The protocol was first approved by the Monash University Human Research Ethics Committee in June 2019 (Study ID: 19203) and followed the Declaration of Helsinki. Participants are required to provide written consent. The study is registered under the Australian New Zealand Clinical Trials Registry, registration number ACTRN12619000916145.
Consent for publication
J. Muir works in a department that financially benefits from the sales of a digital application, booklets, and a food certification program on the low-Fermentable Oligosaccharides, Disaccharides, Monosaccharides, and Polyols diet. Funds raised from these activities contribute to research of the Department of Gastroenterology and to the University. J. Muir receives no personal remuneration.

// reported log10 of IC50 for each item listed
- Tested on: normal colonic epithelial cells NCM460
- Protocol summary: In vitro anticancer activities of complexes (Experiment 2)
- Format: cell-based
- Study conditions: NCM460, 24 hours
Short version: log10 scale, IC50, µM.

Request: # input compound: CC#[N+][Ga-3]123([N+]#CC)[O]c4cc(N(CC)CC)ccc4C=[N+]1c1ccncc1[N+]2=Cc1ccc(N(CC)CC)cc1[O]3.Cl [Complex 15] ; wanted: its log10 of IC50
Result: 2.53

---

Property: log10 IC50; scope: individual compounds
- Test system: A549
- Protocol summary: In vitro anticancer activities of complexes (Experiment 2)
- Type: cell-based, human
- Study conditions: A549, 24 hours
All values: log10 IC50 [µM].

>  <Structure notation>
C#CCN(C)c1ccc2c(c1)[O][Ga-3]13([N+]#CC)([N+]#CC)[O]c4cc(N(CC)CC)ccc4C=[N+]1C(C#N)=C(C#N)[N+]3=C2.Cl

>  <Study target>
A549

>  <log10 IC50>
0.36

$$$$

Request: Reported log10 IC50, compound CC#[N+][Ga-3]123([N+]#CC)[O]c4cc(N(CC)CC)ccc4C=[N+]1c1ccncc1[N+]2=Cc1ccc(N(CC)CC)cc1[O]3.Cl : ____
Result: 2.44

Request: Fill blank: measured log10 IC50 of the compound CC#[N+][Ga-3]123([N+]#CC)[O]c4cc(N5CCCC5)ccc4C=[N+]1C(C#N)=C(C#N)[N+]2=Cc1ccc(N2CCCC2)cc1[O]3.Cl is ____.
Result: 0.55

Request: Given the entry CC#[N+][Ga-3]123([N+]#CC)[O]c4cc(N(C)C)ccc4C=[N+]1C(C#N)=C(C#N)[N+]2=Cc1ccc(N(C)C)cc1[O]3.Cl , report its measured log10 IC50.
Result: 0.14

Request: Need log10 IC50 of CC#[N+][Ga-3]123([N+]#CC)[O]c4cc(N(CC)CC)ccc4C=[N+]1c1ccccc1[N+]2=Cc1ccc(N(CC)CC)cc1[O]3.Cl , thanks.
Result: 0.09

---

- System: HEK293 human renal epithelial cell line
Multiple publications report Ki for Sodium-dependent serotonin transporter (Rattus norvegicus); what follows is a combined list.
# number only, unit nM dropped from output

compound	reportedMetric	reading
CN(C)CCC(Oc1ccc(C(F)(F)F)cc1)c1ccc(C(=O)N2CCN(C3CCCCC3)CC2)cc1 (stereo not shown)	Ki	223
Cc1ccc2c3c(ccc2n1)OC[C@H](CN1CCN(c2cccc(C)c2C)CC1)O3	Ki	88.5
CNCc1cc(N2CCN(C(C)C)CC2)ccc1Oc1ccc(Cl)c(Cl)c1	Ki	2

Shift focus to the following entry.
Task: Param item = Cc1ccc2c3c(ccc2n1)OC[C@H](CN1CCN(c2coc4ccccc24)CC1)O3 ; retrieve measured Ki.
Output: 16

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Rhys-Jones, D., Climie, R.E., Gill, P. et al. Microbial Interventions to Control and Reduce Blood Pressure in Australia (MICRoBIA): rationale and design of a double-blinded randomised cross-over placebo controlled trial. Trials 22, 496 (2021). https://doi.org/10.1186/s13063-021-05468-2